The Religious Life and the Quiet Daily Life
“My life was, I thought, so quiet, simple, monotonous, and lacking in interesting events […].”
Thus wrote Gustava Kielland, and with such an ‘uninteresting’ background she also had her misgivings about writing her memoirs, but she gave in to her family’s entreaties. She adds that she will tell her stories in her usual way of telling them to her grandchildren, and she signs herself “Moder, Bedstemamma, Edda” (Mother, Grandma, Edda).
The ageing Edda’s narrative tells the story of the 1800s on several levels – those of social history, national history regarding the relationship between Norway and Denmark, and not least in terms of women’s history: responsibility for children, husband, and servants, for the production of food and clothing, and for upbringing.
Gustava Kielland married a pastor assigned to a rural parish; she found the transition from lively urban life to perpetual drudgery very demanding. But she had a robust upbringing in her luggage and from early childhood had been used to diligence and hard work. Alongside all her jobs, she also found time to read.
“But I was very good at taking care to read, when that could fit in with my work. When I was carding wool, twisting or balling yarn, knitting, or when my youngest infant was lying in my arms, or when I was combing my long and thick hair or arranging it in two plaits, I always had a book before me and in that way read more than you would think,” explains Gustava Kielland in her memoirs.
Gustava Kielland’s memoirs can be read as a story of development, particularly in relation to religion. For most people religion was taken for granted, a comparatively unproblematic aspect of life, whereas Gustava Kielland, who was of a sunnier disposition than her husband, found it difficult to comply with pastor Kielland’s stringent Christianity.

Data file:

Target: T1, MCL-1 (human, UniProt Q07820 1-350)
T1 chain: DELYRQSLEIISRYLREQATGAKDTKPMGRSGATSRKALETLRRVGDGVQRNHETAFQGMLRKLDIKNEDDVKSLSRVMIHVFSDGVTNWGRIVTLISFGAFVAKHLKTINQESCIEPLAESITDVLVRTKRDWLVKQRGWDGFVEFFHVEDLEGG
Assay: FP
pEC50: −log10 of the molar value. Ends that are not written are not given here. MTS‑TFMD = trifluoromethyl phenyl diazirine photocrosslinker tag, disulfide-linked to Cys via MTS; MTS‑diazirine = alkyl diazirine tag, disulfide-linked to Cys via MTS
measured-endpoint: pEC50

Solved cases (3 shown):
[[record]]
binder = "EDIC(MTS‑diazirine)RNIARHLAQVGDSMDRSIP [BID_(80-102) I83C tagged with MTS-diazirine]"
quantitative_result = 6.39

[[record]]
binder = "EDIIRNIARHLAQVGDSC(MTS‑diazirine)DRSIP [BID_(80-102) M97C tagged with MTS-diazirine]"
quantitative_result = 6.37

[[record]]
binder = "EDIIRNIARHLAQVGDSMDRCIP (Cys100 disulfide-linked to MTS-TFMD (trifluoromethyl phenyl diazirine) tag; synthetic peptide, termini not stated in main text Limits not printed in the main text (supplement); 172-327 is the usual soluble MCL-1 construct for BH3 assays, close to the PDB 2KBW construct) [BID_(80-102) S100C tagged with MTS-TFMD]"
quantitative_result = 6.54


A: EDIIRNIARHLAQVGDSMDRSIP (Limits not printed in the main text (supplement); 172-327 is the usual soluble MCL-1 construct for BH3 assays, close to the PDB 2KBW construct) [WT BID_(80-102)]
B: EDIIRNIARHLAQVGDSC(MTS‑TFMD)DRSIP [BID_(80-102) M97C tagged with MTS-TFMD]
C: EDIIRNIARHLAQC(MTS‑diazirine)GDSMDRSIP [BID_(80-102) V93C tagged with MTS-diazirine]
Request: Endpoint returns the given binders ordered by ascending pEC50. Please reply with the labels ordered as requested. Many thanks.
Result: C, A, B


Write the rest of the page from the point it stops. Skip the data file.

The most well-known nineteenth-century pastor’s wife was Hanna Winsnes (née Strøm, 1789-1872). Her daily round similarly comprised a myriad of jobs – with writing fitted in between. The parsonage where she and her husband lived also functioned as a training centre for young women needing to learn domestic skills, as a boarding school for newly confirmed individuals, as the cultural centre of the village, and as the counselling centre for spiritual and medicinal matters alike; the more earthly problems were usually the province of the pastor’s wife.
The Private Sphere Becomes Public
One direct motivation for the women to write their memoirs was often the next generation’s wish for first-hand knowledge of the past. The oldest of the memoir-writers chronicle everyday life and the march of history, and often speak directly to their children or to other close relatives.
These reminiscences are intended for the private sphere; they have no literary ambitions. Other memoirists had the public domain in mind. The best-known of these was Camilla Collett, who in 1862 published I de lange Nætter (During the Long Nights). Building on episodes from her life, she fills her sleepless nights with reflections on years forever gone. She writes about her childhood and youth, but does not allow the public into her adult private life.
Women born around the year 1814 had been brought up within the parameters of the new bourgeois ideal of woman – the ‘proper’ being the overriding imperative – and to them, writing for the public domain was an act of protest. Right up until the 1870s and 1880s, most wrote under a pseudonym.
Camilla Collett’s contemporary, Vilhelmine Ullmann, a prolific writer and self-supporting woman, was nearly sixty years of age when she began writing for publication, and she was eighty-seven when she published Fra Tyveaarene og lidt mere (From the Twenties and a Little More) – accounts of life in Christiania seen from a cultural-historical perspective, of the theatre and the market, of teaching, and of the unassuming lives of children.